You see fewer and fewer cars in the interior, and I was surprised that throughout Cuba there are so few motorcycles; you would think the inexpensive Chinese motorbikes that are so prevalent in Africa and Asia would be a big hit here, but that’s not the case. People travel in rickety old Chinese buses, or they stand by the side of the road holding out a fistful of pesos, hoping a truck driver will pick them up and take them to the next town. Attractive women, of course, get priority treatment.
The roads are spotty, but not as bad as I was led to believe. Early in the cross-country trip we were cruising along a great six-lane highway when our side of the median abruptly ended and we crossed to the other side, where there was now two-way traffic in the outer lanes and the middle lane was reserved for whomever dared to pass. A large sign on the side of the road urged caution by trumpeting the number of deaths on that road so far this year.
“Let me guess,” I said to Frank. “This highway was under construction when the Soviet Union collapsed, and the money ran out.”
“Exactly,” he said.
It’s a little hairy on the two-lane roads. Trucks, buses and a few cars are zipping along at 60 miles per hour, sharing the road with bicycles and many horse-drawn carriages; passing is definitely a creative art.
There are hundreds of billboards throughout Cuba, but none of them advertise a product or a service; they all, in one way or another, promote the ideology. The first one I saw coming in from the Havana airport said: Thank you Che, for your example. There are five Cubans in U.S. jails for alleged espionage in America and many billboards demand their release. Che’s famous quote from his final letter to Fidel Castro – Hasta la Victoria Siempre – is a favorite, as is something Castro said during the Bay of Pigs: Patria o Muerta. Homeland or Death. I asked Frank the purpose of all this propaganda. “Truthfully,” he said, “I have no idea.” At first the billboards were an interesting curiosity, but they became tiresome.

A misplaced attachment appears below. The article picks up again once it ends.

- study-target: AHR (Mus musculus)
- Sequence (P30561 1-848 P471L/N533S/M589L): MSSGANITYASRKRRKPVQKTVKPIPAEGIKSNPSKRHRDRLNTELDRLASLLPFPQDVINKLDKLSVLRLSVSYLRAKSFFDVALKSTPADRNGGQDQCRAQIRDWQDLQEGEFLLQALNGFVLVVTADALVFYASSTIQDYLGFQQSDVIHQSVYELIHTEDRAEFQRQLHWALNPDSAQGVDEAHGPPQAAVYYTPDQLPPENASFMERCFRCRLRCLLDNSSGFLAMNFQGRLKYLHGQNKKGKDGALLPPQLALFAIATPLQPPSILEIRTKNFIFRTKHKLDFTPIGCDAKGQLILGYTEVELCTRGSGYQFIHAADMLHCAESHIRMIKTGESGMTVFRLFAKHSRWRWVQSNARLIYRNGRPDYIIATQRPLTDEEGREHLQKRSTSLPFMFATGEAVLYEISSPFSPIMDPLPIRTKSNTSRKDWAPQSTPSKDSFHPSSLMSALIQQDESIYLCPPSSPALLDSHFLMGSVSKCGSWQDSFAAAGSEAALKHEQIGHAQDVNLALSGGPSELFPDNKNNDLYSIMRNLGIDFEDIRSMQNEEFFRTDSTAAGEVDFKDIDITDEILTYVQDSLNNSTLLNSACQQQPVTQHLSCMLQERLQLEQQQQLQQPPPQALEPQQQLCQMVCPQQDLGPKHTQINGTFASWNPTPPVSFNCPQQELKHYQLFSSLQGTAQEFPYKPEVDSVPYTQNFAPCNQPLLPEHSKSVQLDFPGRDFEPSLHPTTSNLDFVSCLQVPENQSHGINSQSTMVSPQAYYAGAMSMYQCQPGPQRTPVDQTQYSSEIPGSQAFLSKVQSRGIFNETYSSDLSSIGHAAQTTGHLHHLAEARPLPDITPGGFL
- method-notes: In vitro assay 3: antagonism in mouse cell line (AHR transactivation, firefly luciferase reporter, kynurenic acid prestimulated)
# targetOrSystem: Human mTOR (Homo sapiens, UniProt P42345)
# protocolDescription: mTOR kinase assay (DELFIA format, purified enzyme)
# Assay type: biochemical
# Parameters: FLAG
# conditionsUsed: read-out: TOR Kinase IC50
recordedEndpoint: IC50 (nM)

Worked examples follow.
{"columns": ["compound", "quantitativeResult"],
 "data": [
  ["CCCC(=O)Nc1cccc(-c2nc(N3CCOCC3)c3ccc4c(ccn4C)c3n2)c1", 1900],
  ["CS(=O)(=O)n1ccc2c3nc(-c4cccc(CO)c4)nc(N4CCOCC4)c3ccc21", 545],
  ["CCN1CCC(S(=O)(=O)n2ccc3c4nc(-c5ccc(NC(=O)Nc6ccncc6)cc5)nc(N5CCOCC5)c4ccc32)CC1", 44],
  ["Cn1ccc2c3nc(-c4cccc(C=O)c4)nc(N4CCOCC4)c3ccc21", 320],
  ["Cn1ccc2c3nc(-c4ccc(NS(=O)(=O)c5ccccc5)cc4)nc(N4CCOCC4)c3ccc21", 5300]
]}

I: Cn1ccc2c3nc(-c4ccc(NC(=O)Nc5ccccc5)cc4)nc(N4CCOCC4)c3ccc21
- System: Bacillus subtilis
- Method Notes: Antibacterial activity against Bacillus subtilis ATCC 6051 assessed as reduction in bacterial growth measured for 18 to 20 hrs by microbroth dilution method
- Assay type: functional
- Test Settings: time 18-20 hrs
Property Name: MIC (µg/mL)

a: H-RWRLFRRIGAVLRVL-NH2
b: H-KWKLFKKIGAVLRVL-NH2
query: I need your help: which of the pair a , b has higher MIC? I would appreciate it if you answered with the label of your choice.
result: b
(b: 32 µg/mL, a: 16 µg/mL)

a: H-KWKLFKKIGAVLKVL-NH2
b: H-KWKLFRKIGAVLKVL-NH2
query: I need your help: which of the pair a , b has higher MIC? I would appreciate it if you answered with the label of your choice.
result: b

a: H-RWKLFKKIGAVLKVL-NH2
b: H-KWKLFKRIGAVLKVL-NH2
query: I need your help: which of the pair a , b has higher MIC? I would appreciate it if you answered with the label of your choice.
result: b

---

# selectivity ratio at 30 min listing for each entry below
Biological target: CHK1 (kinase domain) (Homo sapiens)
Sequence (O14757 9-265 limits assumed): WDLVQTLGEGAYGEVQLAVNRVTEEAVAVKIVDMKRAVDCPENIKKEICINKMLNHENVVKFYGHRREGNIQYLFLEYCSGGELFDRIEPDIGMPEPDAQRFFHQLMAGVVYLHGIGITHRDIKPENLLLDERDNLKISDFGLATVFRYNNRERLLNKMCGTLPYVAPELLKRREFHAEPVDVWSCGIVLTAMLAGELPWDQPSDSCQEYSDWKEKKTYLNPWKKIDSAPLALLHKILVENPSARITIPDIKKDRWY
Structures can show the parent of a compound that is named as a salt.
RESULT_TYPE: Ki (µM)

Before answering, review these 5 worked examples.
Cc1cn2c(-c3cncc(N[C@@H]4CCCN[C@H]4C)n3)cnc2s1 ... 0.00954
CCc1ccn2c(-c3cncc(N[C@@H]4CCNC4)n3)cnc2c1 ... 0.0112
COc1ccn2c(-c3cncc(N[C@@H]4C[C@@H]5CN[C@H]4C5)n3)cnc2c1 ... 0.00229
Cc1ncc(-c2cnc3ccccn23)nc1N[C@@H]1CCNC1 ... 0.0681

One afternoon we visited a resort area called Varadero, a peninsula of land with the ocean is on both sides with prime real estate in the middle. It gets 2.5 million visitors a year and sports 58 hotels (more than the rest of Cuba combined), four marinas and even one golf course. The beaches are wide and beautiful, the water topaz blue; easily drivable from Havana, it’s a prime area for big-time development.
I needed to get a piece of travel information from Gmail, so in the town of Camaguey Frank and I stopped at a rare establishment offering Internet access. I didn’t have my passport with me and was not allowed to use a computer; they needed to enter me into a database and track my usage. Cubans were not allowed to use the place at all, just foreigners. Frank also told me that at home he had tried to access my blog, but it was unavailable. “Certain words, even words like ‘travel’, will trigger the block,” he said. Ruffinontheroad, banned in Cuba. Cool.
The machetes at this plaza in Santiago de Cuba send a definite message.
Our final stop was Santiago de Cuba, the country’s second-largest city and one with a great deal of history. Sadly, there was evidence everywhere of the devastation caused by hurricane Sandy last year before it hit the northeast United States. Homes along the water were being rebuilt, roofs everywhere in need of repair, marble statues in the local cemetery in pieces. “After the storm it looked like Godzilla came through here,” Frank told me. We saw four or five key historic sites in town, most memorably the Moncada Barracks, where they have preserved the bullet holes on the façade from July 26, 1953, when Fidel Castro and a small band attacked several thousand of Batista’s soldiers, with predictable results.
* * * * * * *
And now I’m back for one final night in Havana, drinking a glass of twenty-two year old rum, smoking a Monte Cristo cigar, banging out these final words and trying to channel Papa Hemingway in his house on the hill. And tomorrow morning the sun will also rise and I will fly to Panama, with the bittersweet knowledge that I am just two weeks away from home.
The Palacio de Valle in Cienfuegos, former home to a sugar baron, now a restaurant. So many different architectural influences working together. Beautiful.
Can’t have too many shots of old cars.
Like I said …
The beautiful old buildings with the open-air core are so typical of Old Havana.
This is senor Pedro Pablo Perez Perez, former TV and film actor. Cuban class.